Bishop Sycamore’s appearance on television – and actual existence – has come under scrutiny. It also raises questions about the rise of high school sports.
Back when I was a speedy but numb-footed backup striker on the St Ignatius varsity team, media exposure meant the Chicago Tribune occasionally printing our score in their sports pages – major ink for a striving school team in the late 90s. It wasn’t until I left the big city for the hinterlands of Missouri that I got hip to the far loftier pretensions of high school sports across much of the rest of America.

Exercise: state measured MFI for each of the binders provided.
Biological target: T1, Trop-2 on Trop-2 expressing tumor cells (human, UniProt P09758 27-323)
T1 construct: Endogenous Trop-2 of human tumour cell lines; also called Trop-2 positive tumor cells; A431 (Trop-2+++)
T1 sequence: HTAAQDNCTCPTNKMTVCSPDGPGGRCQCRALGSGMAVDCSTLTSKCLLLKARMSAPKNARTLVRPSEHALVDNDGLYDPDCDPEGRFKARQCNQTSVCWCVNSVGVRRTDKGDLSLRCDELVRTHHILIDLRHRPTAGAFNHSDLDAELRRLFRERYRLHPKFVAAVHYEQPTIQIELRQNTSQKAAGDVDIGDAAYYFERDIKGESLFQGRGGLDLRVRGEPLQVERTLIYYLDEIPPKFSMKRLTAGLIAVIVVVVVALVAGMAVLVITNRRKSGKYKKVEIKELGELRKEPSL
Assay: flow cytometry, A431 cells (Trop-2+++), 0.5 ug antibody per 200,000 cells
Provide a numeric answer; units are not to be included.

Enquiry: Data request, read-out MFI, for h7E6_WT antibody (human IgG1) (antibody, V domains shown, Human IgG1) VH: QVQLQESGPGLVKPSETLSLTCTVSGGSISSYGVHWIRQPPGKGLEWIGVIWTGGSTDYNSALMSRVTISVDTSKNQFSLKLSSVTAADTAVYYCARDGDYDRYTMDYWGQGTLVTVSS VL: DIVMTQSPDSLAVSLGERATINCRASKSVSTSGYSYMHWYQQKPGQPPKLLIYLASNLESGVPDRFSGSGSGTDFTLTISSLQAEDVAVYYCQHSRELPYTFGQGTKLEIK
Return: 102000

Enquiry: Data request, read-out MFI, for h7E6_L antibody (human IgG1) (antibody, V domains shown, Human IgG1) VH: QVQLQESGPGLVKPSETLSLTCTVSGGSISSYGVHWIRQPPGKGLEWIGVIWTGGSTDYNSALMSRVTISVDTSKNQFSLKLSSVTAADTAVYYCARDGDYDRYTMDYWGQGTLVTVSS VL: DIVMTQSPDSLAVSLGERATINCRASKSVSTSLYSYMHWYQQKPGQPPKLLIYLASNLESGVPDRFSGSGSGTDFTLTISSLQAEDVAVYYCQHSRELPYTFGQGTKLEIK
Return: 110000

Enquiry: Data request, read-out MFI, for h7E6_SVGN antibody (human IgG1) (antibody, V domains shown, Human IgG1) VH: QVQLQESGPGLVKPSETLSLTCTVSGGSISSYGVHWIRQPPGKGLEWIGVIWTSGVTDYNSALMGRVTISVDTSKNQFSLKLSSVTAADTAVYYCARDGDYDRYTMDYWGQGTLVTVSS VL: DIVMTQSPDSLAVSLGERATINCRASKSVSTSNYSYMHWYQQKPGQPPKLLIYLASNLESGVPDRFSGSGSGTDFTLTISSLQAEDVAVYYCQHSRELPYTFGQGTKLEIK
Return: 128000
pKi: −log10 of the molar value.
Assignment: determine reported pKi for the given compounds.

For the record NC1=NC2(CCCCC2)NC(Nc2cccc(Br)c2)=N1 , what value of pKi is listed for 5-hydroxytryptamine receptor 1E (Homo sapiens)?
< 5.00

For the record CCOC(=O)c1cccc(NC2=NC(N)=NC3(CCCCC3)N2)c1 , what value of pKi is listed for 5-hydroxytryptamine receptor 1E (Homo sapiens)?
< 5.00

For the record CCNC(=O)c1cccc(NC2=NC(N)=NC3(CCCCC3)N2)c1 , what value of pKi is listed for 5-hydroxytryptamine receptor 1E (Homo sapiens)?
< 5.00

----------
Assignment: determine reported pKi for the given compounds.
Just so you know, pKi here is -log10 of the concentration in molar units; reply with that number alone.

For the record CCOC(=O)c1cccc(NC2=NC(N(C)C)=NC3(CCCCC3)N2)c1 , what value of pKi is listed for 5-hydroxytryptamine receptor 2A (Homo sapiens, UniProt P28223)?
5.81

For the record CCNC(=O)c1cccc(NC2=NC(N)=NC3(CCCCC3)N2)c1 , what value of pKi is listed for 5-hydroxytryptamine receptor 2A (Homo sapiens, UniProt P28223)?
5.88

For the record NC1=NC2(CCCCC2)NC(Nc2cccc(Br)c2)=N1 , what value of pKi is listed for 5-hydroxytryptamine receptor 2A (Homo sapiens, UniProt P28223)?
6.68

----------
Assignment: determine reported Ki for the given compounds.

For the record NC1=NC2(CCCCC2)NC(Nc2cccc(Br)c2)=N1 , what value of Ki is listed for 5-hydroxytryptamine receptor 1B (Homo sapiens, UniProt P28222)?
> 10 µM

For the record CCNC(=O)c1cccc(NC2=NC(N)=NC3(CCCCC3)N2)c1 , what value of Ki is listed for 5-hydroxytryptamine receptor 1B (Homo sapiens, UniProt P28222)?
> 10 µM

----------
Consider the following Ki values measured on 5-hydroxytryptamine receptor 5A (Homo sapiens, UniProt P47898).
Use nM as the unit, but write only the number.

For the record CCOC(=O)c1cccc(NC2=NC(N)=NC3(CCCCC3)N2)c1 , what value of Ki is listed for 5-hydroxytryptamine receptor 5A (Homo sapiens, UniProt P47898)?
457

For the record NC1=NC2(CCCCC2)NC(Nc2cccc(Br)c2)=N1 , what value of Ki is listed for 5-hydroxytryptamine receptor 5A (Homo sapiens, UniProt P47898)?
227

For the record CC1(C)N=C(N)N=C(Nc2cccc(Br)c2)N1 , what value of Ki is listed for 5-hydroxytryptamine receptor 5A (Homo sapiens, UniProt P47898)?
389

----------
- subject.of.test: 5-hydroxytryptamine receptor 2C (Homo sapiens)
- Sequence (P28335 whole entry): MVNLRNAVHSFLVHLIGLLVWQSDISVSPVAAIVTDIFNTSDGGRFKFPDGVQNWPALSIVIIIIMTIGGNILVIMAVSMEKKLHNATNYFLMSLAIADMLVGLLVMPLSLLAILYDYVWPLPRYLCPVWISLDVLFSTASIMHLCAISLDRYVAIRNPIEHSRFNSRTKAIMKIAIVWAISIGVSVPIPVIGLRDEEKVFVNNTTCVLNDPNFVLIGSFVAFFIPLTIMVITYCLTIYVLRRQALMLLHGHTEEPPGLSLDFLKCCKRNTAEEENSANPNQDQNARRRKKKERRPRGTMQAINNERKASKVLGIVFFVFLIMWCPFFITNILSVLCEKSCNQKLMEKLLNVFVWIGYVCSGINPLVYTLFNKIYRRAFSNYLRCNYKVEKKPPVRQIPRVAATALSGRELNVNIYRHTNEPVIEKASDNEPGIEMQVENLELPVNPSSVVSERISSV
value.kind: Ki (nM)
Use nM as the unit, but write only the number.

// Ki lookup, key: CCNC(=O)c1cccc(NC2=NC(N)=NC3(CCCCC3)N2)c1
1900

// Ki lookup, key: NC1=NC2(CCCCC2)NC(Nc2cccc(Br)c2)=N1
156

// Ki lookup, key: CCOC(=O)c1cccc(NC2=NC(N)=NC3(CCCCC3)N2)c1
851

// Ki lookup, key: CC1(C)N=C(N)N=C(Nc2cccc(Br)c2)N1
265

The first time I was dispatched to cover a high school basketball game, with a request from my University of Missouri sports editor to interview the top scorer, it took everything in me to hold back from replying: “About what? His favorite color Gatorade?” As a naïf reporter, I marveled at how the newsroom fax machine was often jammed with results not from the NFL or the NBA but high schools. It was much the same when I joined Sports Illustrated and saw the reams of submissions to Faces in the Crowd, a section dedicated to the achievements of everyday sports people – the bulk of them under 18. And with every magazine story, Netflix doc or prospect guide that describes a high school athlete like a luxury commodity rather than a teenager it seems the line separating the amateurs from the pros goes from barely noticed to completely missed… read more >